Queensland Bans Cell Phones from Prisons

Before it was only prisoners who couldn't have cell phones, now nobody can enter a correctional center with one

by / November 4, 2005
In a further tightening of security at Queensland prisons, Corrective Services Minister Judy Spence last month announced a total ban on mobile phones from all correctional centers.

Spence said Queensland was one of the first in Australia to introduce a legislative ban on mobile phones in corrections centers in July 2001. The total ban means no one will be authorized to take a mobile phone into a jail.

Spence said anyone caught trying to take a mobile phone into a Queensland prison -- whether they are a visitor, a staff member or a prisoner -- risks a maximum penalty of two years jail.

"This is about being tough on prisoners who try to continue illegal activity behind bars," Spence said. "Earlier this year, Corrective Services authorities successfully foiled an escape attempt from Lotus Glen Correctional Centre, when a convicted murder used a mobile phone to plot an escape involving firearms and a helicopter. "Intelligence officers retrieved SMS messages detailing the escape plans from a mobile phone that had been smuggled into the prison and found in the prisoner's possession.

"While there have been no escapes from secure custody since the Beattie Government came to office in 1998, we are always looking at ways to further improve prison security."

Spence said recent advances in mobile phone technology mean the devices could now be used to transmit audio and digital photos, connect to the internet, send and receive emails and text messages.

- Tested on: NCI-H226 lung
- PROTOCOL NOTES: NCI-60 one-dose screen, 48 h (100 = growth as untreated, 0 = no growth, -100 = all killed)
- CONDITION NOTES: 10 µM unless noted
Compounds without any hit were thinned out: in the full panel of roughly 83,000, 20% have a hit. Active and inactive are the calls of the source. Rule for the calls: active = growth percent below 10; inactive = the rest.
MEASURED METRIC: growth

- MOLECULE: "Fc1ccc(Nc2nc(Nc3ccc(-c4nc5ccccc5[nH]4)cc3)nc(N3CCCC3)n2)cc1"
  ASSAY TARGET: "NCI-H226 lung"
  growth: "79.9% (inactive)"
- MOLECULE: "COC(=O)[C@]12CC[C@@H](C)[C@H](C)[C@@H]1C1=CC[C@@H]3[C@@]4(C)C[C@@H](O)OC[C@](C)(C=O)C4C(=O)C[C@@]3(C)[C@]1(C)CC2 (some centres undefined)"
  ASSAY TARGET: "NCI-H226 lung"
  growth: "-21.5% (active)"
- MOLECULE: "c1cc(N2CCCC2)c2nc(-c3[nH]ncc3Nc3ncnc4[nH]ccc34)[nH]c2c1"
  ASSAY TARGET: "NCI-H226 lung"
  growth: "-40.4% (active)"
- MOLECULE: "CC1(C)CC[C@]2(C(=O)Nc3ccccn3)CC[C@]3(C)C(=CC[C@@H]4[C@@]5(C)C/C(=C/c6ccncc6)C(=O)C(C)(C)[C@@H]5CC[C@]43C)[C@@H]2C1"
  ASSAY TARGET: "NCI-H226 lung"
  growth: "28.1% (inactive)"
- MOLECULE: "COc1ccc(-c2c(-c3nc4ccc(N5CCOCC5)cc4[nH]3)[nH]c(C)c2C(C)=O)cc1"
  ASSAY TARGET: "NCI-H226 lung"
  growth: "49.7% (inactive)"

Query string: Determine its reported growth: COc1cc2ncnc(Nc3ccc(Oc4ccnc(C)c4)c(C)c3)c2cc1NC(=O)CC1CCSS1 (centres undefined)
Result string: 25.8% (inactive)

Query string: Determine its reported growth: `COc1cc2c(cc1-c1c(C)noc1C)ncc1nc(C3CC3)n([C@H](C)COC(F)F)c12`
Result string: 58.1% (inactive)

"This poses a real security risk in our prisons which I am not prepared to accept," Spence said. "If offenders get access to mobile phones while in jail, they could continue criminal activities, threaten people in the community or access telephone banking facilities."

Spence said mobile phones in prisons had been identified by correctional jurisdictions across the world as a significant and growing problem. While mobile phones are getting smaller and becoming easier to hide, departmental intelligence officers have been employing a range of detection methods.

"Queensland already uses a range of detection methods including x-ray, metal detection units and mobile phone detection units," Spence said. "In addition, the use of the prisoner telephone system is monitored to detect anything that suggests other forms of communication are being used."

"Since 1998, the Beattie Government has made a range of security enhancements to prevent an escape, including upgrades to the perimeter and entry of every facility, armed vehicle patrols, razor wire, concrete barriers, x-ray technology, metal detectors and upgraded cameras."

Spence said her decision to ban all mobile phones followed a recommendation to the Corrective Services Minister's Conference in May 2005.

"It has always been the case that prisoners caught with a mobile phone in their possession risked a maximum penalty of two years in jail," Spence said. "Now there will be no exceptions. "If anyone takes a mobile phone to a Queensland prison and you risk a maximum penalty of two years in jail."